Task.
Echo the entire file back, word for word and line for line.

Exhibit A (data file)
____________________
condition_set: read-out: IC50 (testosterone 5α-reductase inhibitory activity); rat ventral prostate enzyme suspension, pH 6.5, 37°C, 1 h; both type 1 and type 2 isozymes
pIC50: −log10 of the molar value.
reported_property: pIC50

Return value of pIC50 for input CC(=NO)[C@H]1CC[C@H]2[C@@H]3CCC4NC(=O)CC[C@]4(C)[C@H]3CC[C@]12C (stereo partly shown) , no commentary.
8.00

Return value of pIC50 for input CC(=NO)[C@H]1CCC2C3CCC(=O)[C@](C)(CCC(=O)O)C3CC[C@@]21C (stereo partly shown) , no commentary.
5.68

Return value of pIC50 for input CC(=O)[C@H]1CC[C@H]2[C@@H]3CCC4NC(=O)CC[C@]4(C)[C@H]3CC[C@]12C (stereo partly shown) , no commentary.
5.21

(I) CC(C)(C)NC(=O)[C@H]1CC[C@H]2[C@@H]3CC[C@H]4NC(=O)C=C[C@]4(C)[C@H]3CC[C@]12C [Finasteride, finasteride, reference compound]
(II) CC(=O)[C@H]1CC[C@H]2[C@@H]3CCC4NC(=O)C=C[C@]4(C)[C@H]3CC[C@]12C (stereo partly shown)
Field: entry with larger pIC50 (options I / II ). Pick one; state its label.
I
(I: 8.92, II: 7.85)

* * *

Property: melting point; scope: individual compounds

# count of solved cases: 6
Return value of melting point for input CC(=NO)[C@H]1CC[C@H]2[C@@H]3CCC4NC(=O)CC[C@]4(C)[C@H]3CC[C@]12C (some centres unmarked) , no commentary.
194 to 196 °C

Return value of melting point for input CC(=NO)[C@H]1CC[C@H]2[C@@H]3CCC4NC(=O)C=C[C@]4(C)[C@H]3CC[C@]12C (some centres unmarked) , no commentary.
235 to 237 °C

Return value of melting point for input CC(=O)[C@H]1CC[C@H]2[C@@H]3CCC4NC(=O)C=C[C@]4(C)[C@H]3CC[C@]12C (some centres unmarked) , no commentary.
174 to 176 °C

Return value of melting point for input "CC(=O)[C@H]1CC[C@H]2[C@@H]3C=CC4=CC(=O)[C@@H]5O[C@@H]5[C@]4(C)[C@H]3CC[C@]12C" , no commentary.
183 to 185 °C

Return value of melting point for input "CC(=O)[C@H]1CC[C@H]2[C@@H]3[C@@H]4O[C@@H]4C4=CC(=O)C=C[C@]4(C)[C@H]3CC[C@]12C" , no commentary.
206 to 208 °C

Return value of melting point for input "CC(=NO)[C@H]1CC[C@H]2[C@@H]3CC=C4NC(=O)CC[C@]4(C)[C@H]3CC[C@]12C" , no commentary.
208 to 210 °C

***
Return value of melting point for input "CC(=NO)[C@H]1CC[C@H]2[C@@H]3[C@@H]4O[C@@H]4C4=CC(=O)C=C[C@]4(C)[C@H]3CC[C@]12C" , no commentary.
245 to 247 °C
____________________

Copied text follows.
condition_set: read-out: IC50 (testosterone 5α-reductase inhibitory activity); rat ventral prostate enzyme suspension, pH 6.5, 37°C, 1 h; both type 1 and type 2 isozymes
pIC50: −log10 of the molar value.
reported_property: pIC50

Return value of pIC50 for input CC(=NO)[C@H]1CC[C@H]2[C@@H]3CCC4NC(=O)CC[C@]4(C)[C@H]3CC[C@]12C (stereo partly shown) , no commentary.
8.00

Return value of pIC50 for input CC(=NO)[C@H]1CCC2C3CCC(=O)[C@](C)(CCC(=O)O)C3CC[C@@]21C (stereo partly shown) , no commentary.
5.68

Return value of pIC50 for input CC(=O)[C@H]1CC[C@H]2[C@@H]3CCC4NC(=O)CC[C@]4(C)[C@H]3CC[C@]12C (stereo partly shown) , no commentary.
5.21

(I) CC(C)(C)NC(=O)[C@H]1CC[C@H]2[C@@H]3CC[C@H]4NC(=O)C=C[C@]4(C)[C@H]3CC[C@]12C [Finasteride, finasteride, reference compound]
(II) CC(=O)[C@H]1CC[C@H]2[C@@H]3CCC4NC(=O)C=C[C@]4(C)[C@H]3CC[C@]12C (stereo partly shown)
Field: entry with larger pIC50 (options I / II ). Pick one; state its label.
I
(I: 8.92, II: 7.85)

* * *

Property: melting point; scope: individual compounds

# count of solved cases: 6
Return value of melting point for input CC(=NO)[C@H]1CC[C@H]2[C@@H]3CCC4NC(=O)CC[C@]4(C)[C@H]3CC[C@]12C (some centres unmarked) , no commentary.
194 to 196 °C

Return value of melting point for input CC(=NO)[C@H]1CC[C@H]2[C@@H]3CCC4NC(=O)C=C[C@]4(C)[C@H]3CC[C@]12C (some centres unmarked) , no commentary.
235 to 237 °C

Return value of melting point for input CC(=O)[C@H]1CC[C@H]2[C@@H]3CCC4NC(=O)C=C[C@]4(C)[C@H]3CC[C@]12C (some centres unmarked) , no commentary.
174 to 176 °C

Return value of melting point for input "CC(=O)[C@H]1CC[C@H]2[C@@H]3C=CC4=CC(=O)[C@@H]5O[C@@H]5[C@]4(C)[C@H]3CC[C@]12C" , no commentary.
183 to 185 °C

Return value of melting point for input "CC(=O)[C@H]1CC[C@H]2[C@@H]3[C@@H]4O[C@@H]4C4=CC(=O)C=C[C@]4(C)[C@H]3CC[C@]12C" , no commentary.
206 to 208 °C

Return value of melting point for input "CC(=NO)[C@H]1CC[C@H]2[C@@H]3CC=C4NC(=O)CC[C@]4(C)[C@H]3CC[C@]12C" , no commentary.
208 to 210 °C

***
Return value of melting point for input "CC(=NO)[C@H]1CC[C@H]2[C@@H]3[C@@H]4O[C@@H]4C4=CC(=O)C=C[C@]4(C)[C@H]3CC[C@]12C" , no commentary.
245 to 247 °C